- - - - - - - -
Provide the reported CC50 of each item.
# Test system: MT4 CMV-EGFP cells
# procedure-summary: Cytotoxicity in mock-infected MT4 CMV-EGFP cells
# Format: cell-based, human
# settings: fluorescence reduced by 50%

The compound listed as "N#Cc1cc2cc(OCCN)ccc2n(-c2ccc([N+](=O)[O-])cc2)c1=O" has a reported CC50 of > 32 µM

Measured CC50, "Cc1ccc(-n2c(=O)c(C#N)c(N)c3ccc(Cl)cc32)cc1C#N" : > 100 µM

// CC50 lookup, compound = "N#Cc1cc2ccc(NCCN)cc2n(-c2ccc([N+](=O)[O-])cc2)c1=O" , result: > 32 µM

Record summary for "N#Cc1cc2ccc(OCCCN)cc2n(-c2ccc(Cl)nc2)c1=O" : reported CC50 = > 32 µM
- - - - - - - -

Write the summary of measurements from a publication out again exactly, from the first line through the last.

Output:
Provide the reported CC50 of each item.
# Test system: MT4 CMV-EGFP cells
# procedure-summary: Cytotoxicity in mock-infected MT4 CMV-EGFP cells
# Format: cell-based, human
# settings: fluorescence reduced by 50%

The compound listed as "N#Cc1cc2cc(OCCN)ccc2n(-c2ccc([N+](=O)[O-])cc2)c1=O" has a reported CC50 of > 32 µM

Measured CC50, "Cc1ccc(-n2c(=O)c(C#N)c(N)c3ccc(Cl)cc32)cc1C#N" : > 100 µM

// CC50 lookup, compound = "N#Cc1cc2ccc(NCCN)cc2n(-c2ccc([N+](=O)[O-])cc2)c1=O" , result: > 32 µM

Record summary for "N#Cc1cc2ccc(OCCCN)cc2n(-c2ccc(Cl)nc2)c1=O" : reported CC50 = > 32 µM